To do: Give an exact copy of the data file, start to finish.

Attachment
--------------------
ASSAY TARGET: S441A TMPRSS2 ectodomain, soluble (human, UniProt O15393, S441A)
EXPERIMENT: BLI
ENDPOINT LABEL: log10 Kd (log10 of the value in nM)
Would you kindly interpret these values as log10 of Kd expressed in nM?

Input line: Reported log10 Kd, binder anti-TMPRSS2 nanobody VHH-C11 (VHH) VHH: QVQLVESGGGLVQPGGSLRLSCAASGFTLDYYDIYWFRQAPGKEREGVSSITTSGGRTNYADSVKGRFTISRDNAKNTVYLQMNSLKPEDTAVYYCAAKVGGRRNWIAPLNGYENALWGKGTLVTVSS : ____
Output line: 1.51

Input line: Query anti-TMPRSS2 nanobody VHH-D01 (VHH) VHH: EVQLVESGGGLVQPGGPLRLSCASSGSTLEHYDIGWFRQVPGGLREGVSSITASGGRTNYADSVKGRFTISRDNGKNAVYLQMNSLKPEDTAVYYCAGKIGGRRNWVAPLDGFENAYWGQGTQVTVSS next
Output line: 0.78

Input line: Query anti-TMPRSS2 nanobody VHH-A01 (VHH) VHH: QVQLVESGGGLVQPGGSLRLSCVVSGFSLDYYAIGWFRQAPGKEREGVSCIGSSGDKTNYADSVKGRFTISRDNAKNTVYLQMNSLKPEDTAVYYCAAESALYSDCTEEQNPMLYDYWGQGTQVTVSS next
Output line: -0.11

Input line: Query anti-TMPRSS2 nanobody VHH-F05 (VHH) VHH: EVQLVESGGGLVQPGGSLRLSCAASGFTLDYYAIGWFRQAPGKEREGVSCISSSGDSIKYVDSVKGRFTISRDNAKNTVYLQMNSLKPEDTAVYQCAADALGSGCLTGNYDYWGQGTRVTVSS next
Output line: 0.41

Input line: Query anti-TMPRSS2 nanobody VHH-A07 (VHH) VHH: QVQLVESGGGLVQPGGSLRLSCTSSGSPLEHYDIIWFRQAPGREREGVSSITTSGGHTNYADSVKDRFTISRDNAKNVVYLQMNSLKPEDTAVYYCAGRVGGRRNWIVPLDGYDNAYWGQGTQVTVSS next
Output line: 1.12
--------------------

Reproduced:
ASSAY TARGET: S441A TMPRSS2 ectodomain, soluble (human, UniProt O15393, S441A)
EXPERIMENT: BLI
ENDPOINT LABEL: log10 Kd (log10 of the value in nM)
Would you kindly interpret these values as log10 of Kd expressed in nM?

Input line: Reported log10 Kd, binder anti-TMPRSS2 nanobody VHH-C11 (VHH) VHH: QVQLVESGGGLVQPGGSLRLSCAASGFTLDYYDIYWFRQAPGKEREGVSSITTSGGRTNYADSVKGRFTISRDNAKNTVYLQMNSLKPEDTAVYYCAAKVGGRRNWIAPLNGYENALWGKGTLVTVSS : ____
Output line: 1.51

Input line: Query anti-TMPRSS2 nanobody VHH-D01 (VHH) VHH: EVQLVESGGGLVQPGGPLRLSCASSGSTLEHYDIGWFRQVPGGLREGVSSITASGGRTNYADSVKGRFTISRDNGKNAVYLQMNSLKPEDTAVYYCAGKIGGRRNWVAPLDGFENAYWGQGTQVTVSS next
Output line: 0.78

Input line: Query anti-TMPRSS2 nanobody VHH-A01 (VHH) VHH: QVQLVESGGGLVQPGGSLRLSCVVSGFSLDYYAIGWFRQAPGKEREGVSCIGSSGDKTNYADSVKGRFTISRDNAKNTVYLQMNSLKPEDTAVYYCAAESALYSDCTEEQNPMLYDYWGQGTQVTVSS next
Output line: -0.11

Input line: Query anti-TMPRSS2 nanobody VHH-F05 (VHH) VHH: EVQLVESGGGLVQPGGSLRLSCAASGFTLDYYAIGWFRQAPGKEREGVSCISSSGDSIKYVDSVKGRFTISRDNAKNTVYLQMNSLKPEDTAVYQCAADALGSGCLTGNYDYWGQGTRVTVSS next
Output line: 0.41

Input line: Query anti-TMPRSS2 nanobody VHH-A07 (VHH) VHH: QVQLVESGGGLVQPGGSLRLSCTSSGSPLEHYDIIWFRQAPGREREGVSSITTSGGHTNYADSVKDRFTISRDNAKNVVYLQMNSLKPEDTAVYYCAGRVGGRRNWIVPLDGYDNAYWGQGTQVTVSS next
Output line: 1.12